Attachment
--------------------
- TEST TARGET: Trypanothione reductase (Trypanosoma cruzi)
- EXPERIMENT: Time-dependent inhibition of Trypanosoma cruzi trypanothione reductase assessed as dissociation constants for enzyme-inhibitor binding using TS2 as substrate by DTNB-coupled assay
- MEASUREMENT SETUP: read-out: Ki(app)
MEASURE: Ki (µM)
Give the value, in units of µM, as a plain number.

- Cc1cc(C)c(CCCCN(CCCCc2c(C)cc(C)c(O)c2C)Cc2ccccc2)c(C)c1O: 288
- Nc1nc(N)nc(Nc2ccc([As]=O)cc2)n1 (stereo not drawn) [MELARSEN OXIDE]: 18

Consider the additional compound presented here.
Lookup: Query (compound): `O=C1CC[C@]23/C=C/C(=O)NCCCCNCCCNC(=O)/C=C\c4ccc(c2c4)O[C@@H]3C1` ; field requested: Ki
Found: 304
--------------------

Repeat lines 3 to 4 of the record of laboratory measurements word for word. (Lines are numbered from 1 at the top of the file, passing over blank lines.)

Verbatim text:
- MEASUREMENT SETUP: read-out: Ki(app)
MEASURE: Ki (µM)